Boston, India’s economy will continue its momentum despite demonetisation and achieve an eight per cent growth next year, Minister of State for Petroleum and Natural Gas Dharmendra Pradhan has said.
“Last November, we demonetised 85 per cent of our currency in circulation and even after that India’s GDP continues to grow. According to recent data, growth for the September- December quarter stood at 7 per cent,” Pradhan said in his keynote address at the 2017 Massachusetts Institute of Technology (MIT) Energy Conference here yesterday.
Pradhan expressed confidence that India will “exceed” seven per cent overall growth rate this year and “achieve 8 per cent in the next year”.
Addressing students, faculty, energy analysts and experts at the MIT conference titled ‘Balance of Power: The Changing Energy Paradigm’, Pradhan underscored the Narendra Modi government’s emphasis on energy justice linked with climate justice.
“In India. we want to create a new energy story. We are committed to energy justice. Our approach has been holistic and covers conventional and alternate sources of energy with a view to promote Prime Minister Modi’s vision of energy justice to all linked with climate justice,” he said.
Pradhan, who is on a two-day visit to Boston, also addressed students at Harvard University’s Kennedy School of Government.
During the packed day, he held talks with top city officials and energy experts, including former US Secretary of Energy and now a professor at MIT Ernest Moniz and Professor Henry Lee at Harvard.
He also visited the MIT Energy Lab and saw the cutting- edge research on carbon capture being done by students and researchers, many of whom are of Indian-origin.
He will leave for Houston later after an interaction with students at Tufts University.
Addressing the MIT conference, Pradhan said, “global warming is real” and India still has millions of its citizens without access to energy.
The country is determined to provide energy to all its citizens, doing so in a sustainable manner, he said.
“We will continue to depend on coal. However we will gradually shift to gas and renewables,” he said, adding that India believes in climate justice and will grow without harming the environment.
“We want to grow, however, we want to grow sustainably,” he said, reiterating the government’s target to provide electricity to all by 2018 and noting that majority of the power will be coal-based.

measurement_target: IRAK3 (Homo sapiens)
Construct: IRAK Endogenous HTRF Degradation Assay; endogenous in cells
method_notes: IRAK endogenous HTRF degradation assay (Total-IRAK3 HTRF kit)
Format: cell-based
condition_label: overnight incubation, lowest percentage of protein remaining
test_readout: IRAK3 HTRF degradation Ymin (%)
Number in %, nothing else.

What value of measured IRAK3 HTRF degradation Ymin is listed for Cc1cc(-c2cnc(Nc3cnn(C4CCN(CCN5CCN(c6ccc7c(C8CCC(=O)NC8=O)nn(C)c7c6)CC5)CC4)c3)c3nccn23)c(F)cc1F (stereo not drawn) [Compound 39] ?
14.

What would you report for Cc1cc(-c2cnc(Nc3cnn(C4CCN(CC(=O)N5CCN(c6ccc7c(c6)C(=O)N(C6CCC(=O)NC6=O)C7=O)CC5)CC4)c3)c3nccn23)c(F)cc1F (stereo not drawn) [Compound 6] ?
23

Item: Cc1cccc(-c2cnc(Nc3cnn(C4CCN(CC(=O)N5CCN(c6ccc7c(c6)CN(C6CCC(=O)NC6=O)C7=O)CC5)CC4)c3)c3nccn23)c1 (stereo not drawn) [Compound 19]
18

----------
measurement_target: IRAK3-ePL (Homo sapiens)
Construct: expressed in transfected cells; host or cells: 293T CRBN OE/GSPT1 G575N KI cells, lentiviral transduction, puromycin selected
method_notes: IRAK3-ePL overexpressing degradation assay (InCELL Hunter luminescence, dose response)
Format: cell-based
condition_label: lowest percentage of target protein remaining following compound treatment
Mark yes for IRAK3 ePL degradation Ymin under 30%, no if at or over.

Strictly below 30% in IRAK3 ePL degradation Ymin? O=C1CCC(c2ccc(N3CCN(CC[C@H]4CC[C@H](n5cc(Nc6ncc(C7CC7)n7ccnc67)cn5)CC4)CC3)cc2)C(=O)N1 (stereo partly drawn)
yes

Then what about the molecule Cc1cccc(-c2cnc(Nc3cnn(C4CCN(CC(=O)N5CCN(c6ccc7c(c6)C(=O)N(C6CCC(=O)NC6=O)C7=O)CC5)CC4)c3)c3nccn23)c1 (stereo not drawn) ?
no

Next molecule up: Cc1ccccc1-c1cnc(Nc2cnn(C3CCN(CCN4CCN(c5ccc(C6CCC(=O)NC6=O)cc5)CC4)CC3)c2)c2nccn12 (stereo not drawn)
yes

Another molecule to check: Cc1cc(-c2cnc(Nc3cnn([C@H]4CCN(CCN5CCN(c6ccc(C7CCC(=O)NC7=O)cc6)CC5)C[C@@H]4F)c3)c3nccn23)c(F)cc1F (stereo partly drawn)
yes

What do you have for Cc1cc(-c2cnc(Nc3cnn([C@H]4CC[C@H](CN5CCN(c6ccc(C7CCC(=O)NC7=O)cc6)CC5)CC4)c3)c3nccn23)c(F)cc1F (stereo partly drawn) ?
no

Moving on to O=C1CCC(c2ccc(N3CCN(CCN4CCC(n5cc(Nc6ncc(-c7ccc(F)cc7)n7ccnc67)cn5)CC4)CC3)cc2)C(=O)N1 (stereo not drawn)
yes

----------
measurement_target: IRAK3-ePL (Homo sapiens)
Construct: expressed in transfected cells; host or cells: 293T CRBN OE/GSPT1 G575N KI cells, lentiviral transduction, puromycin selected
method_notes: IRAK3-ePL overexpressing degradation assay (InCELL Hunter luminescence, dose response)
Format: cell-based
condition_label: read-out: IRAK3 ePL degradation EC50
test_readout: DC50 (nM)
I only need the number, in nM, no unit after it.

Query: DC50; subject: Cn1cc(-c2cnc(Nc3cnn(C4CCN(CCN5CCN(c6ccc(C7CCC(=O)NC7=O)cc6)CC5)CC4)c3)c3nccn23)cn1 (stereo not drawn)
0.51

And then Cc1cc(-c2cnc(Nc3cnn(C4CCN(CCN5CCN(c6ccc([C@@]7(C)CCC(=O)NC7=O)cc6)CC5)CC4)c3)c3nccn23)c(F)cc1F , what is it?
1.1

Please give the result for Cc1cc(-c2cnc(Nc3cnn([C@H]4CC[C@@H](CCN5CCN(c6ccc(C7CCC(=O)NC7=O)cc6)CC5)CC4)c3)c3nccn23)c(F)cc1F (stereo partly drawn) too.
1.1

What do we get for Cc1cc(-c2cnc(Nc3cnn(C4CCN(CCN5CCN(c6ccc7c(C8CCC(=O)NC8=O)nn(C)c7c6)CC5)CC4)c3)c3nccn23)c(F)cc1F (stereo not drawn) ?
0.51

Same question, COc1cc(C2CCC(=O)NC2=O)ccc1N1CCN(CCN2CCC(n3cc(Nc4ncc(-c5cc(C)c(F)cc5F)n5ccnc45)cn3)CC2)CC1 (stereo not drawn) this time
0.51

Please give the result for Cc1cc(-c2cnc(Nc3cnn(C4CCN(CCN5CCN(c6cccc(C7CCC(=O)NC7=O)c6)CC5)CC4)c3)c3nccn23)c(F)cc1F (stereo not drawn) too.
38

“Our dependence on coal will continue as we provide one of the most basic rights of modern world to all the citizens of India,” he said.
In the longer term, India will target to increase the share of natural gas to 20 per cent by 2030, Pradhan said.
He said coal provides 60 per cent energy to India and dependence on coal will continue.
Outlining measures taken by the government to make India energy efficient and sufficient, he said India is taking steps to reduce disparity in gas access and is doubling gas pipeline lane. To tackle the problem of vehicular pollution, India will move to BS VI, equivalent to the Euro norms, by 2020.
During his lecture at the Harvard Kennedy School of Government, Pradhan outlined the Modi government’s vision and policies to achieve energy access, energy efficiency, energy sustainability and energy security.
“We have to have energy security. We are depending on technology, on innovations and we are augmenting on domestic production. India is prepared to lead itself into the global hydrocarbon landscape,” he said.
Pradhan termed the killing of 32-year-old Indian engineer Srinivas Kuchibhotla in a hate crime shooting as “unfortunate”.
Rahul Srinivasan, a student of Public Administration at the Harvard Kennedy School of Government and a co-chair of the India Conference at Harvard University, said India’s energy consumption is going to exponentially increase and it has the challenge of providing affordable and clean energy to its citizens.
“Many developing countries are looking at India, at what India is going to do in the next few years to address this challenge,” Srinivasan said.
The world will be looking at how India will strike a balance between traditional fuels as well as renewables while fulfilling its energy needs, he said.